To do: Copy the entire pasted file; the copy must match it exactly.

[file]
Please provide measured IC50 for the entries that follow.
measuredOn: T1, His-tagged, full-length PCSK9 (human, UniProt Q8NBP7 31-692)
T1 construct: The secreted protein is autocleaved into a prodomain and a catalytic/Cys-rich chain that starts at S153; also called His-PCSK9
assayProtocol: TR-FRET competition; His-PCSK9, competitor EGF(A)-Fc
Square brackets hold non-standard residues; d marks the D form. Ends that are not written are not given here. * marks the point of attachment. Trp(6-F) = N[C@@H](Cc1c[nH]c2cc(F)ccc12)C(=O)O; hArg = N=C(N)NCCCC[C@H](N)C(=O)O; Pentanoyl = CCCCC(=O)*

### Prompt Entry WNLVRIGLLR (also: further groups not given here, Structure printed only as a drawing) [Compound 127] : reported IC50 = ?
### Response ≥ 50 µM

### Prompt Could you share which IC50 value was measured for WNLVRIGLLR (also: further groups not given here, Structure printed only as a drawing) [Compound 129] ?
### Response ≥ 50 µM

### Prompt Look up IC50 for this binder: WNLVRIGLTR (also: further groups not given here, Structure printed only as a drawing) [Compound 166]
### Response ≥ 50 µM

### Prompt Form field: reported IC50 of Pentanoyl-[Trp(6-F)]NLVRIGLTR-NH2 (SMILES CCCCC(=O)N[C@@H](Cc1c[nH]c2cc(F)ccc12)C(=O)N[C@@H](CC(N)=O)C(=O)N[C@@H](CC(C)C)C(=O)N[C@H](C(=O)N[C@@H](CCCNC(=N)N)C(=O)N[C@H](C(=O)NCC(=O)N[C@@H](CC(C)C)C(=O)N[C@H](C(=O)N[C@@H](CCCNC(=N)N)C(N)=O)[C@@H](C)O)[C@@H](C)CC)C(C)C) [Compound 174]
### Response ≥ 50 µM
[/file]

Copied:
Please provide measured IC50 for the entries that follow.
measuredOn: T1, His-tagged, full-length PCSK9 (human, UniProt Q8NBP7 31-692)
T1 construct: The secreted protein is autocleaved into a prodomain and a catalytic/Cys-rich chain that starts at S153; also called His-PCSK9
assayProtocol: TR-FRET competition; His-PCSK9, competitor EGF(A)-Fc
Square brackets hold non-standard residues; d marks the D form. Ends that are not written are not given here. * marks the point of attachment. Trp(6-F) = N[C@@H](Cc1c[nH]c2cc(F)ccc12)C(=O)O; hArg = N=C(N)NCCCC[C@H](N)C(=O)O; Pentanoyl = CCCCC(=O)*

### Prompt Entry WNLVRIGLLR (also: further groups not given here, Structure printed only as a drawing) [Compound 127] : reported IC50 = ?
### Response ≥ 50 µM

### Prompt Could you share which IC50 value was measured for WNLVRIGLLR (also: further groups not given here, Structure printed only as a drawing) [Compound 129] ?
### Response ≥ 50 µM

### Prompt Look up IC50 for this binder: WNLVRIGLTR (also: further groups not given here, Structure printed only as a drawing) [Compound 166]
### Response ≥ 50 µM

### Prompt Form field: reported IC50 of Pentanoyl-[Trp(6-F)]NLVRIGLTR-NH2 (SMILES CCCCC(=O)N[C@@H](Cc1c[nH]c2cc(F)ccc12)C(=O)N[C@@H](CC(N)=O)C(=O)N[C@@H](CC(C)C)C(=O)N[C@H](C(=O)N[C@@H](CCCNC(=N)N)C(=O)N[C@H](C(=O)NCC(=O)N[C@@H](CC(C)C)C(=O)N[C@H](C(=O)N[C@@H](CCCNC(=N)N)C(N)=O)[C@@H](C)O)[C@@H](C)CC)C(C)C) [Compound 174]
### Response ≥ 50 µM